We didn’t feel game enough to move the X9400 by ourselves, being a big TV that weighed more than we expected, so if you do go for this model, make sure you setup a USB cable before you’re done installing it, as you’ll want it all ready to go for when you want to plug in a drive.

The design is also intriguing, with Sony continuing with its angular almost mountain-inspired side framing, but we’re more interested in the interface.

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Yes, in this TV Sony’s frustratingly-named Xrossbar is well and truly gone, with Google’s Android TV now sitting in its place.

Now this isn’t the same Google TV we checked out from Sony back in 2012, and that’s a good thing. Back then, the Android-based concept felt unfinished and poorly developed, and made us just want to leave the box aside and use, well, anything else, because anything else would have been a better choice.

Fast-forward three years and its easy to see both Google and Sony have made progress, providing a clear icon based interface of apps on a screen, offering up some YouTube choices from the get-go, and an easy way into some of the apps you’re probably keen to use, like catch-up TV, web browsers, Google Movies, and even Google Music.

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There’s a new remote for you to use, too, with a touchpad controller complete with a microphone up top, and when you press the microphone button on that remote, you’ll be able to speak into the remote and tell the TV what you want, with Google’s “Now”-like voice control at your disposal.

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For instance, we wanted to find “Kind of Blue” by Miles Davis, and we did, playing the album on the TV through Google Play Music, but you can do other things, like switch to a different HDMI port, find videos, or get some of Google to do its little tricks, like asking it what the answer to life the universe and everything is (hint: it’s 42).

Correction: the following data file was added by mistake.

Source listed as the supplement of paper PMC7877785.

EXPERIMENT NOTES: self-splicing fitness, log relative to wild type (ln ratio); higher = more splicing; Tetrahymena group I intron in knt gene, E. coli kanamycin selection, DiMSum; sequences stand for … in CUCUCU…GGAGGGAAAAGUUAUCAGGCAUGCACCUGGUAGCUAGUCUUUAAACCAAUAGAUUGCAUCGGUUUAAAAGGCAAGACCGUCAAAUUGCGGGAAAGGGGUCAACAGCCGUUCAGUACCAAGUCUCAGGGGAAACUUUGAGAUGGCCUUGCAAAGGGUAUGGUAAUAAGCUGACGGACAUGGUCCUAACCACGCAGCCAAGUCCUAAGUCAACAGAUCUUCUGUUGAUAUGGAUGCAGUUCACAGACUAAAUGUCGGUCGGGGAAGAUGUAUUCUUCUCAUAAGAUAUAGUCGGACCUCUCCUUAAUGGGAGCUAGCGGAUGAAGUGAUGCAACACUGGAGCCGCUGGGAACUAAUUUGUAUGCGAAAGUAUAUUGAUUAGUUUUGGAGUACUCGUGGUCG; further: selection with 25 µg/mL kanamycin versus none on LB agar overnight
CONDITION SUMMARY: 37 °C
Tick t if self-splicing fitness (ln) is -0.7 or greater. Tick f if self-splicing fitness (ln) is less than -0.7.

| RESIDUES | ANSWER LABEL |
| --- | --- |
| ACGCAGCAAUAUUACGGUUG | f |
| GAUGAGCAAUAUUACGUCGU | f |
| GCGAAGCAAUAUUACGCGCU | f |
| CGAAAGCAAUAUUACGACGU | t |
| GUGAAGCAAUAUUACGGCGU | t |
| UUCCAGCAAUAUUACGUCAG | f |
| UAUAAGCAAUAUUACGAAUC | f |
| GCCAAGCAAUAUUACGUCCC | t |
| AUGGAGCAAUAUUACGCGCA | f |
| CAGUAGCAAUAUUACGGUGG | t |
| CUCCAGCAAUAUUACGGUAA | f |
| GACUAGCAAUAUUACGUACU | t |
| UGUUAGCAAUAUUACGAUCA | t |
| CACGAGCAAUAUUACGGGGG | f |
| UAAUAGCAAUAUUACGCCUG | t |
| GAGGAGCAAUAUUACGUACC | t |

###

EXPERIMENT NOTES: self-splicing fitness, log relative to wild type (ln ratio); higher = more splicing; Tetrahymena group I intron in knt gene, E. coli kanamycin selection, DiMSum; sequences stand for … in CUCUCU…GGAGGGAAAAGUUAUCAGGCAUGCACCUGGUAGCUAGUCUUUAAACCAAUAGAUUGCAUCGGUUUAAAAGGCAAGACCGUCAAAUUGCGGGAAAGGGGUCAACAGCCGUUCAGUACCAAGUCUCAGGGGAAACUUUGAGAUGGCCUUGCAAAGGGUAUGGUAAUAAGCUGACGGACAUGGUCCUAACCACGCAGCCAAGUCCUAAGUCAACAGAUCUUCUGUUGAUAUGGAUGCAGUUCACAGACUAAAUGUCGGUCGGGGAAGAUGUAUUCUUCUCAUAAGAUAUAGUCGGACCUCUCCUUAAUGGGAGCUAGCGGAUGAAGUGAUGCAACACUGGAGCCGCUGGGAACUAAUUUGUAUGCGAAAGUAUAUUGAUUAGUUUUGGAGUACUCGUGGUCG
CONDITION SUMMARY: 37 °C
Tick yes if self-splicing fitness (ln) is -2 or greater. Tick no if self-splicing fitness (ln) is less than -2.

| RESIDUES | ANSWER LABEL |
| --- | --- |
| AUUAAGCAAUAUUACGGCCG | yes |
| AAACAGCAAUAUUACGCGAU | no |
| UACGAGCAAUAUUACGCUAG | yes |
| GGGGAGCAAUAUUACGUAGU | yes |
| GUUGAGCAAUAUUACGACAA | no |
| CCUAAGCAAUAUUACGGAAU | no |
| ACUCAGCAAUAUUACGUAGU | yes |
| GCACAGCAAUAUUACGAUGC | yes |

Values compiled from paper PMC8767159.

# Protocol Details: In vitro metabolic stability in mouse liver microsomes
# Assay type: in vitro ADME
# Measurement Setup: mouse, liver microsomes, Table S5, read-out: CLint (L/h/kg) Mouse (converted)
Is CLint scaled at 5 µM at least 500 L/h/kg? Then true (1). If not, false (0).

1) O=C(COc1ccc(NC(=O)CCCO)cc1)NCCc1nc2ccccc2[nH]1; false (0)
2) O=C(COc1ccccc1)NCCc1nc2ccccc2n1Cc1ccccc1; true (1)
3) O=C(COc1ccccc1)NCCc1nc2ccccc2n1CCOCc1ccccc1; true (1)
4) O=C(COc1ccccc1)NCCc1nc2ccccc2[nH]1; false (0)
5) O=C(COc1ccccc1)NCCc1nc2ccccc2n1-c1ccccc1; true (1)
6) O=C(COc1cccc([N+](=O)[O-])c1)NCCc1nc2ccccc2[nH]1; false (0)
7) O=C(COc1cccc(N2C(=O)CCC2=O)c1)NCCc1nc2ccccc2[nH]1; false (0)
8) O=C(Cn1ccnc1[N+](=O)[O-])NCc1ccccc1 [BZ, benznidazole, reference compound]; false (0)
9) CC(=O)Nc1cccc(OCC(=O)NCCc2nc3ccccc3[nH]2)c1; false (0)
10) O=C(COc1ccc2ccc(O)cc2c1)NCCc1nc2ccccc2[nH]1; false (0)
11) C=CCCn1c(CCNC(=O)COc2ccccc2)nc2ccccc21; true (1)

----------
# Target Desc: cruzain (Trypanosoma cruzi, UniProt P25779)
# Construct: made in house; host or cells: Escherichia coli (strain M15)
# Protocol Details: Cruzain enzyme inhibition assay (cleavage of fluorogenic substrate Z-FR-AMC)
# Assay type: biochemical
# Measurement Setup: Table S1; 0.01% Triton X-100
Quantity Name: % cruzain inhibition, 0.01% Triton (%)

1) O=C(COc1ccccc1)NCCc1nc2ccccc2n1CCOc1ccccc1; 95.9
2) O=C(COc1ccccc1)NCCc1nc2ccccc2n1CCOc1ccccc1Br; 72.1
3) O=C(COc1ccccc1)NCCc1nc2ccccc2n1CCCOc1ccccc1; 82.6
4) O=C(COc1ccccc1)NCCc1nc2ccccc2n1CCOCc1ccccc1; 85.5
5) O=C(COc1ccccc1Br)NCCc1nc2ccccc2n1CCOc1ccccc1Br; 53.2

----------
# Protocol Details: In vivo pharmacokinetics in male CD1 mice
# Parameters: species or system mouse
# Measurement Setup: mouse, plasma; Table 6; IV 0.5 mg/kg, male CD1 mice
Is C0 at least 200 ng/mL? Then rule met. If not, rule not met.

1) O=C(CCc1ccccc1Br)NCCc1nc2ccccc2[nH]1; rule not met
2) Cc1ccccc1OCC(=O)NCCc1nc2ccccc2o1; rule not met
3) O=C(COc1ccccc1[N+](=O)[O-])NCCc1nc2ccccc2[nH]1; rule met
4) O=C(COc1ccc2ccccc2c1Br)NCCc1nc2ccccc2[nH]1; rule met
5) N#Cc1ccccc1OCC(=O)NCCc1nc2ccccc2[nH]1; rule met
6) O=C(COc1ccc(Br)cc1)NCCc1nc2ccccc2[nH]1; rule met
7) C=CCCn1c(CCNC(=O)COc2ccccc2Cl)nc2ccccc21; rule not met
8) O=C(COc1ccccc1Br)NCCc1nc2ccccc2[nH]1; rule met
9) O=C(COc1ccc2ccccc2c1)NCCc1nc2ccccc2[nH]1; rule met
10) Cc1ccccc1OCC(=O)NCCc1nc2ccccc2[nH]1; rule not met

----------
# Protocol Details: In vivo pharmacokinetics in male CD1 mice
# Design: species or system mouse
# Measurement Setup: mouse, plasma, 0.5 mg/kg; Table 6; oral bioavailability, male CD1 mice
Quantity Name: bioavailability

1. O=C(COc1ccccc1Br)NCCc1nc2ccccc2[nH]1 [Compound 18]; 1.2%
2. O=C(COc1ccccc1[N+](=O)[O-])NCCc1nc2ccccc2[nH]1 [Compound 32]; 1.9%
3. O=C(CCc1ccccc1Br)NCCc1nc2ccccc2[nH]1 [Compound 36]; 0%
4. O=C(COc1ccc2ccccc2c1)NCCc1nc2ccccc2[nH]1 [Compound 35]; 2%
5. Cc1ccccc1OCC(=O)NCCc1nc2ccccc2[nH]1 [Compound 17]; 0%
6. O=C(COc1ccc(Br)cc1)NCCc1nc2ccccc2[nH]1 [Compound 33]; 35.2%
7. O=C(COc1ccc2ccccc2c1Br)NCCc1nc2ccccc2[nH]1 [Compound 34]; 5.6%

We picked up a few bugs here and there, though for the most part, it was fairly smooth sailing, and we’re particularly interested in the games feature on the TV, which will provide some of the games from Google’s Play Store for use on the Sony Android TV operating system. You’ll want to bring your own game pad, but when you do, you’ll find you may not even need a video game system (though we’ll still keep ours).

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After only about half an hour with the Android TV interface, we’re already game to play with it some more, though that might be because we’re fans of Android as it is, and this is just a continuation of that work, except here on a big screen.

The good news, however, is that it won’t just be the X9400 that gets Android TV, with most of Sony’s range netting the new platform.

Even the smaller variant — the X9300C — will get it, with the difference being size (65 inches compared to 75 inches on the X9400C), a less advanced backlight technology, and a difference in price, with the smaller of the two (X9300C) chiming in for $6999 and the larger — the one in most of this article, the X9400C — clocking in at $11999.

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Both should be available in stores now, and we’re hoping to get a review done on at least one of these shortly, so if you’re keen and you can wait, hold on, because our TV reviewer is just as itching to get his mitts on one as you are.